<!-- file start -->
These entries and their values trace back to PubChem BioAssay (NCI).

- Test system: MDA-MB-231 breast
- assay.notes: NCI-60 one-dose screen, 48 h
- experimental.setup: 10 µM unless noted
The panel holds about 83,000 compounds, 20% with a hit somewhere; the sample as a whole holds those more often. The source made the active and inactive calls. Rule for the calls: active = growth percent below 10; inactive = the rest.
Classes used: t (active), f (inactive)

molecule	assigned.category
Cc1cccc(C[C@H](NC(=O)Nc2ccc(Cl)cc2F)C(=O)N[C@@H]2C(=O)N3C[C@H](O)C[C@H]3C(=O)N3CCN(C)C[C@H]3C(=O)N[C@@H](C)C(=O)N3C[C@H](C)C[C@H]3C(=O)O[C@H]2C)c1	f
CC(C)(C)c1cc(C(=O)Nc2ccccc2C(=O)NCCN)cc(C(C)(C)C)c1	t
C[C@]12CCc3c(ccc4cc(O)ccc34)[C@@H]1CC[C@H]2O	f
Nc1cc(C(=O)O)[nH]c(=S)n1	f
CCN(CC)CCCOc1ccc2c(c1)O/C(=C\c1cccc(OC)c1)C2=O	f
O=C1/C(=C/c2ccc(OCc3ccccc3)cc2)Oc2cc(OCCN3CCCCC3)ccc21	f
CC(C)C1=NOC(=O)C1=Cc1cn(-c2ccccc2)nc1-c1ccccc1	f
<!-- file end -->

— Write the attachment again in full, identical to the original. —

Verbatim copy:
These entries and their values trace back to PubChem BioAssay (NCI).

- Test system: MDA-MB-231 breast
- assay.notes: NCI-60 one-dose screen, 48 h
- experimental.setup: 10 µM unless noted
The panel holds about 83,000 compounds, 20% with a hit somewhere; the sample as a whole holds those more often. The source made the active and inactive calls. Rule for the calls: active = growth percent below 10; inactive = the rest.
Classes used: t (active), f (inactive)

molecule	assigned.category
Cc1cccc(C[C@H](NC(=O)Nc2ccc(Cl)cc2F)C(=O)N[C@@H]2C(=O)N3C[C@H](O)C[C@H]3C(=O)N3CCN(C)C[C@H]3C(=O)N[C@@H](C)C(=O)N3C[C@H](C)C[C@H]3C(=O)O[C@H]2C)c1	f
CC(C)(C)c1cc(C(=O)Nc2ccccc2C(=O)NCCN)cc(C(C)(C)C)c1	t
C[C@]12CCc3c(ccc4cc(O)ccc34)[C@@H]1CC[C@H]2O	f
Nc1cc(C(=O)O)[nH]c(=S)n1	f
CCN(CC)CCCOc1ccc2c(c1)O/C(=C\c1cccc(OC)c1)C2=O	f
O=C1/C(=C/c2ccc(OCc3ccccc3)cc2)Oc2cc(OCCN3CCCCC3)ccc21	f
CC(C)C1=NOC(=O)C1=Cc1cn(-c2ccccc2)nc1-c1ccccc1	f